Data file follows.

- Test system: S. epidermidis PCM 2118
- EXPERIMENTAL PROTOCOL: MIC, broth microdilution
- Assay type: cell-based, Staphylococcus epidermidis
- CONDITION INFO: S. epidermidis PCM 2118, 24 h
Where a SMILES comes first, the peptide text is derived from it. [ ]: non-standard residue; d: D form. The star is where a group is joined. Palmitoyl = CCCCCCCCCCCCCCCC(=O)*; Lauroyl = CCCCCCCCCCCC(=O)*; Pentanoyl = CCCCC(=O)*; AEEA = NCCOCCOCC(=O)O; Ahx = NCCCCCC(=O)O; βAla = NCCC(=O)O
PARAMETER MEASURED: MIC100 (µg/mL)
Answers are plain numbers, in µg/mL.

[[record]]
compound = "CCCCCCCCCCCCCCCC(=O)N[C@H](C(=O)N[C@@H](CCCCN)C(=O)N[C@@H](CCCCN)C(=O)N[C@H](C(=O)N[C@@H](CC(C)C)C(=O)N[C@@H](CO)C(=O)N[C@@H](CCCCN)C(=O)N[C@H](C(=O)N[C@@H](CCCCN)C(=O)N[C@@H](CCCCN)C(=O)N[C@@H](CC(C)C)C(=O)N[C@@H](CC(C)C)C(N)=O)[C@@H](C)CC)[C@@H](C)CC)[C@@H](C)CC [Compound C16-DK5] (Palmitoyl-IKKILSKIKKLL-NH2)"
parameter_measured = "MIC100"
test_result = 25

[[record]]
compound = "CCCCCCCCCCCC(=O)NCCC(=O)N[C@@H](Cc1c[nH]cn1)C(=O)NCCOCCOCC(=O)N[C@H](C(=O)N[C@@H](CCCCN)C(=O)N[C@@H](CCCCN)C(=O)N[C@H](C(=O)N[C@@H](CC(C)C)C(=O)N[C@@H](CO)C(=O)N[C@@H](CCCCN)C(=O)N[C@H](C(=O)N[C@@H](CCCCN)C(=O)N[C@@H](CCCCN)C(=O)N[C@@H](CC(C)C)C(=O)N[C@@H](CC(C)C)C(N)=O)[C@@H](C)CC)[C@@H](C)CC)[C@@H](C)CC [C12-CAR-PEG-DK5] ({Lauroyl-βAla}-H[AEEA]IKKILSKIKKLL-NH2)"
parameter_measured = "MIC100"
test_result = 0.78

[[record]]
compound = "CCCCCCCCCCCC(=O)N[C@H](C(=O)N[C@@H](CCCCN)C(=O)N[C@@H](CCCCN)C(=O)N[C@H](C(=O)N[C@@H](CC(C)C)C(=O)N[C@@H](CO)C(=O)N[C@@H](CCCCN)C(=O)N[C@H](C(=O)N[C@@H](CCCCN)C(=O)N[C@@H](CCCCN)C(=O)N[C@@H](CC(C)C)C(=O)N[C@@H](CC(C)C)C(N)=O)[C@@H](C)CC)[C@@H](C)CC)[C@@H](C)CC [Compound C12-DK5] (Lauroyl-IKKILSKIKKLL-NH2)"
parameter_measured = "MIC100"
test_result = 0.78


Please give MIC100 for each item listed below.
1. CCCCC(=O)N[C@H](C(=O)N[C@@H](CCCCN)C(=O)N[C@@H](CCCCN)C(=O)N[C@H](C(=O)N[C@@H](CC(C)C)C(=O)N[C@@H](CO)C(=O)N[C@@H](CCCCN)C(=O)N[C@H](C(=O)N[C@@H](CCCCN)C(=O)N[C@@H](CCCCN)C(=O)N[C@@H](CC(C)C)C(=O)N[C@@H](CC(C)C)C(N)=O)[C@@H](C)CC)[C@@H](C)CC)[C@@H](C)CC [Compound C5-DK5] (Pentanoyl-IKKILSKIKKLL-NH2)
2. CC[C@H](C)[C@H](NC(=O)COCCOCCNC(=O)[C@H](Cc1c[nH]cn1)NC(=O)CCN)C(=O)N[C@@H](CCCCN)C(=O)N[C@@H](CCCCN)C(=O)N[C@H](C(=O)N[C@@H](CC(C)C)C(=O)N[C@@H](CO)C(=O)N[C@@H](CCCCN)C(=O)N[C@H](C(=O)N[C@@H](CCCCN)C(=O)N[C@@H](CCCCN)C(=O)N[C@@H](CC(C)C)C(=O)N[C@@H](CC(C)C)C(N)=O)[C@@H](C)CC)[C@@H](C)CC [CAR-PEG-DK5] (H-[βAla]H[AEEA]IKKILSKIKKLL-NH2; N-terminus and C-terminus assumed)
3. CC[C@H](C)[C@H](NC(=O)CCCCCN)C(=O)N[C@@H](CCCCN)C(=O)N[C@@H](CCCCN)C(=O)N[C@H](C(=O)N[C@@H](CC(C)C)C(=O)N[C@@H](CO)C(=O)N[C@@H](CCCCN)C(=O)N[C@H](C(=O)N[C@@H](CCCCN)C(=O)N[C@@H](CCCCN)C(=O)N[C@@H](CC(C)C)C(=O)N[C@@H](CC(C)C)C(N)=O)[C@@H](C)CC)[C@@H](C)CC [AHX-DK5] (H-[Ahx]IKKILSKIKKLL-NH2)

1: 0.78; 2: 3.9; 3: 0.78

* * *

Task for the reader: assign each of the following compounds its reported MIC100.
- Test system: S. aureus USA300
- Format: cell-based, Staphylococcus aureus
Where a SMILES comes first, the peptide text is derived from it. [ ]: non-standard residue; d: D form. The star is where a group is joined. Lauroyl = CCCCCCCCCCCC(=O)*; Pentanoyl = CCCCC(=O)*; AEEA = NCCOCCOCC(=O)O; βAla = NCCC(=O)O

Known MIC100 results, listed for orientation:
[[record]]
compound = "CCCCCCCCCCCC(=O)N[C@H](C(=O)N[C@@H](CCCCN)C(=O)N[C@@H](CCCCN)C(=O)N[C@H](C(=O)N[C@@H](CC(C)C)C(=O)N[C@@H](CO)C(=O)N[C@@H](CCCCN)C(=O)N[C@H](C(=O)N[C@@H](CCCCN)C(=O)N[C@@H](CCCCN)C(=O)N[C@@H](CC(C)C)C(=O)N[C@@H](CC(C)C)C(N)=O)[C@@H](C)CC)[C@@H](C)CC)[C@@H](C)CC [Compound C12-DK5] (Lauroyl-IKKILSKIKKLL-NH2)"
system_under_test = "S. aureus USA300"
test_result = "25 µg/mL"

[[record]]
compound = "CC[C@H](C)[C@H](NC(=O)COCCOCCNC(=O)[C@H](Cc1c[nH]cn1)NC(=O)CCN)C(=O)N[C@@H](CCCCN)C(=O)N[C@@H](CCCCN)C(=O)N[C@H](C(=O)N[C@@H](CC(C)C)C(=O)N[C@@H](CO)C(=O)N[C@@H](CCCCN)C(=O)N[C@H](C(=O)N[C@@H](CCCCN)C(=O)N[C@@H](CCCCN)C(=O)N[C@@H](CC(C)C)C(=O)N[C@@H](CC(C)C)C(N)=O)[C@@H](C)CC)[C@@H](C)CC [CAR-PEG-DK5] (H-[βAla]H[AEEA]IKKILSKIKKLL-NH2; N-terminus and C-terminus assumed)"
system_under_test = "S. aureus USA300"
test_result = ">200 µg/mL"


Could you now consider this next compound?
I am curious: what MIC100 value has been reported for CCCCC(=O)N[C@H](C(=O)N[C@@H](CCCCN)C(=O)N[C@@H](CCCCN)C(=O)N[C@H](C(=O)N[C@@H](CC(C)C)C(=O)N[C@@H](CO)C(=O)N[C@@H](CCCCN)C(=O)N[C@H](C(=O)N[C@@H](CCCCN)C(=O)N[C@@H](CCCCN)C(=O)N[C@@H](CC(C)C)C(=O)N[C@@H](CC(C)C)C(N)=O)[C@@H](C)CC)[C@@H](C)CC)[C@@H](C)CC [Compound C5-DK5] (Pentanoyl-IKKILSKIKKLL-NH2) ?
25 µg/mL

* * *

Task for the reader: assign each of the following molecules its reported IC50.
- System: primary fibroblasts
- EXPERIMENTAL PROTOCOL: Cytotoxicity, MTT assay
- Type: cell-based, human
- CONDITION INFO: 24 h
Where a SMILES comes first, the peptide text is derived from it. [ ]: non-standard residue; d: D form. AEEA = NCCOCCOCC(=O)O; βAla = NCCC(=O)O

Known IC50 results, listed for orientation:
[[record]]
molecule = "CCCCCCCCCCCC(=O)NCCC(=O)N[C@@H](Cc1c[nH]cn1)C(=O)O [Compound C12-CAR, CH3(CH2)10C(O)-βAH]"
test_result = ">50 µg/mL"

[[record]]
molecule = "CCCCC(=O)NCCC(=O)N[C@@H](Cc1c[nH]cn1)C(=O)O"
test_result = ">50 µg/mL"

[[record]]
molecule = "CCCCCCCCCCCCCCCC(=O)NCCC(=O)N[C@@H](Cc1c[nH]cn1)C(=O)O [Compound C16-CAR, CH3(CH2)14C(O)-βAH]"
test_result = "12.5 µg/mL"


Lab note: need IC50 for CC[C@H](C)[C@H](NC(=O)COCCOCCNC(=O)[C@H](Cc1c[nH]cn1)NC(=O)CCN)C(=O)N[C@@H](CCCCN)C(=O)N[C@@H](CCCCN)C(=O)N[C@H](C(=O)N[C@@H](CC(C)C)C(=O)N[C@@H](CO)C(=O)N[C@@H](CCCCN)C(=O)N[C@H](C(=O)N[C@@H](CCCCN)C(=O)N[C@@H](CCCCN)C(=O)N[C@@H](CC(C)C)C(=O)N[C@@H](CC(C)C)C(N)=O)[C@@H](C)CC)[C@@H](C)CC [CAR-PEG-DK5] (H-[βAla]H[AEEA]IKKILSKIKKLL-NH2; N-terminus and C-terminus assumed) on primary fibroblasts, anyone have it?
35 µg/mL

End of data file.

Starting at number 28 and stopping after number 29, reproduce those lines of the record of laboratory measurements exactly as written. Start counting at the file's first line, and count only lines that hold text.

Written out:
- Format: cell-based, Staphylococcus aureus
Where a SMILES comes first, the peptide text is derived from it. [ ]: non-standard residue; d: D form. The star is where a group is joined. Lauroyl = CCCCCCCCCCCC(=O)*; Pentanoyl = CCCCC(=O)*; AEEA = NCCOCCOCC(=O)O; βAla = NCCC(=O)O